HARS Aviation Museum
HARS Aviation Museum

“Last of the Hotrods” Q & A


With the gift of the last production Boeing 707-138B to HARS, we thought it appropriate to tell you a bit of who we are, what we can do and why this aeroplane is important to Australia. I’ll follow that up in a day or so with the story of HARS in a bit more detail.
HARS – Historical Aircraft Restoration Society
Shellharbour Regional Airport, Albion Park – YSHL
All Volunteer
Donations Tax Deductable

John Travolta’s 707 – what is special about it?

This aircraft is the finest remaining example of a Boeing 707-138B – it is 10 ft shorter than a standard 707, which gives it better airfield performance and range than others of its day. This model of 707 was Qantas’ first jet aircraft – this is the last of 13 built specially for Qantas – the first is fortunately on display at Longreach. They became known as “Hotrods” in Qantas service because of their high thrust and modest weight.

Can this 707 operate out of Albion Park YSHL airport?

When the first 707 that is now at Longreach was recovered from Southend airport in England, they had a 5,300 ft runway to use. We have a 6,000 ft runway here. Certainly the aircraft would not be able to take-off at maximum takeoff weight, however that is never going to be the case. At the weights we at HARS will be operating the aircraft, there is no problem.

Who will pay for this?

We will soon be starting a campaign to raise money to assist with its return home. Some of those funds will be provided by sponsorship, whilst for some other part, private donations will be needed. How much? Well for the moment, let us just say aeroplanes cost a lot of money. The good news is that there is considerable interest from potential sponsors, and for that we are grateful.

What is so special about HARS?

Over the years, HARS has gradually attracted a large number of Active and Retired Aircraft Maintenance Engineers and Professional Pilots who maintain their lifelong friendships with workmates and continue their love of aviation. Many of the engineers are licenced to supervise heavy maintenance on complex airliners and some were Qantas representative engineers supervising the manufacture of 747 aircraft in the Boeing Factory. Many of the pilots are likewise very qualified, able to train other pilots to fly a number of airline aircraft including Boeing 747 and Airbus A380 aircraft.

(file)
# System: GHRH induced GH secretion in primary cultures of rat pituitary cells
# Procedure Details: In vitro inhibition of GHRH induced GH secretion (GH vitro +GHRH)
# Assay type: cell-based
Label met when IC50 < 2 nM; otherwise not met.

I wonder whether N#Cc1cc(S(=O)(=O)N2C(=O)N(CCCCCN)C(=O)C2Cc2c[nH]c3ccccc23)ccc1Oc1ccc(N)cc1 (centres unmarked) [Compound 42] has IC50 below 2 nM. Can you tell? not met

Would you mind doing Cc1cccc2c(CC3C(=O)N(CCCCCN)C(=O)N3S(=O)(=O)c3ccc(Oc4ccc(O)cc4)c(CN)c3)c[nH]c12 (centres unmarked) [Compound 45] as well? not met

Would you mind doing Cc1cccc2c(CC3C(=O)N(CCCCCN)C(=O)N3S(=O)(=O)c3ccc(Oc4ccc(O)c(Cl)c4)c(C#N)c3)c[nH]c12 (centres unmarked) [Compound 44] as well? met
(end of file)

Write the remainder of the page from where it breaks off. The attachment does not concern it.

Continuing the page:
Who owns the HARS aircraft?

Could they be auctioned off if HARS dissolved? Should HARS cease to exist, the aircraft (apart from a small number that are privately owned) would revert to a couple of State Museums, such as the Powerhouse Museum in Sydney.

What special aeroplanes does HARS fly or display?

HARS flies:
  • One of only two Super Constellation airliners in the World
  • Two of the three original flying Caribou transports in the World
  • Three C-47 / DC-3 aircraft including TAA’s first passenger aeroplane
  • The only ex-RAAF Neptune left airworthy
  • One ex-RAAF AP-3C Orion
  • Catalina Flying Boat
  • de Havilland Drover
HARS is returning to the air:
  • DC-4
  • French Maritime Neptune – perhaps the finest remaining in the World
  • Fokker F.VIIb/3m trimotor monoplane – a replica of the “Southern Cross”
  • Vampire two-seat jet
HARS has on display:
  • Boeing 747-438 “OJA” London-Sydney record holder
  • Mirage IIIO fighter
  • First Production CA-27 Sabre fighter.
  • F-111C strike aircraft
  • The Australian Government has entrusted HARS with the display of the Last F-111 to have had its engines running … ever.
  • HARS is a significant destination for World Aviation Heritage and we have had people fly from around the World JUST to visit us.
  • HARS engineers took a derelict wreck of a Super Constellation in a Tucson graveyard that no-one wanted and returned it to the air as our “Connie”. Our engineers have been working on a DC-4 airliner that was in poor condition and which we will return to the air. The wing repair on the Southern Cross replica is considered by the team’s compatriots to be “a thing of beauty” – a superb piece of work.

Who can be a member of HARS?

Anyone can be a member of HARS – all you need to be is an aviation enthusiast and willing to help us when you can. We need all sorts of skills – a far cry from a few years ago when we were a small group of people. We will shortly be starting a CASA approved training regimen for a number of skills. Whilst most of our members are older, enjoying the social interaction with others, a couple are now joining who are still in High School – attending on the weekend to “play” with big radials and wonderful aeroplanes.
Standby for more information. We are determined to keep you informed and let you enjoy the ride we have started on. There is a lot to accomplish and we want you to meet some of the people and experience with us the obstacles we will have to overcome. This will be Huge for the Illawarra region and we are really proud we can help promote the area – after all, many of us live locally.
Image: Wikicommons: Phinalanji